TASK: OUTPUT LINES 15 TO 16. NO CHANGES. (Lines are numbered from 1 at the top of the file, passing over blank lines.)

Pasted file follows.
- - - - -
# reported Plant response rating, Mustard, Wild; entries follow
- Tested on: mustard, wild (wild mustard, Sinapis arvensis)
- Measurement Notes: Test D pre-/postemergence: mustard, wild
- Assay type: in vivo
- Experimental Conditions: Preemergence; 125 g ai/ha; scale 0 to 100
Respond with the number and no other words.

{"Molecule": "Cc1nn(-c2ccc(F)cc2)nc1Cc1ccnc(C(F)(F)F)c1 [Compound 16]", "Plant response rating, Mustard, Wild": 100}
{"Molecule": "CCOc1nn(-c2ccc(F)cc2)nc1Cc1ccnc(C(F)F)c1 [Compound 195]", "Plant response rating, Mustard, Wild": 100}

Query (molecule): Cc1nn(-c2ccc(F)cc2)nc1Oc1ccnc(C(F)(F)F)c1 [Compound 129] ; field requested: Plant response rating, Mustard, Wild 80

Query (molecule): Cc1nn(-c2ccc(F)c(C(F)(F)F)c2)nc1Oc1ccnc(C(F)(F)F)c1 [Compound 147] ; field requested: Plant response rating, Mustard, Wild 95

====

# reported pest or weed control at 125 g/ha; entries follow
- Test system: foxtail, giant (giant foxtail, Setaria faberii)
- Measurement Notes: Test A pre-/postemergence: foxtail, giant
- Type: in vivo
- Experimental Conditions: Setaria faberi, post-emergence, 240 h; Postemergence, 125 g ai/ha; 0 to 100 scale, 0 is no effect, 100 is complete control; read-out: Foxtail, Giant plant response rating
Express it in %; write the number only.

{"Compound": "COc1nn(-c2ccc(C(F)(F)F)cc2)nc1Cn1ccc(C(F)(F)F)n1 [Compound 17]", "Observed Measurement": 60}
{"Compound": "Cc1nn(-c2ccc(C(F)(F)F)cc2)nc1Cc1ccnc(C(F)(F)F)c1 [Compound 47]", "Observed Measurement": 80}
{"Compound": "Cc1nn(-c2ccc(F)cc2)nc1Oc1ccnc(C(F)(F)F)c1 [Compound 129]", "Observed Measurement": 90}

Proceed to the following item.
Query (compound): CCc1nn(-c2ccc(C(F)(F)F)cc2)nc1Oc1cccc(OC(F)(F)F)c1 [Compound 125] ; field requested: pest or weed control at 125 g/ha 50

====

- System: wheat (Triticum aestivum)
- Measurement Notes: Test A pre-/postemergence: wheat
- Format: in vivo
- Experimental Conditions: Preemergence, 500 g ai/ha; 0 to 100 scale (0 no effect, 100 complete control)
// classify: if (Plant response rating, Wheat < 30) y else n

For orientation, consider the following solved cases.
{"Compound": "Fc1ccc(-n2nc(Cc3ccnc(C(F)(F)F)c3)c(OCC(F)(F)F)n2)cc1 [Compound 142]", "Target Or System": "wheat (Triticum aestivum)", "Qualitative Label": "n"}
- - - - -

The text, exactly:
- Type: in vivo
- Experimental Conditions: Setaria faberi, post-emergence, 240 h; Postemergence, 125 g ai/ha; 0 to 100 scale, 0 is no effect, 100 is complete control; read-out: Foxtail, Giant plant response rating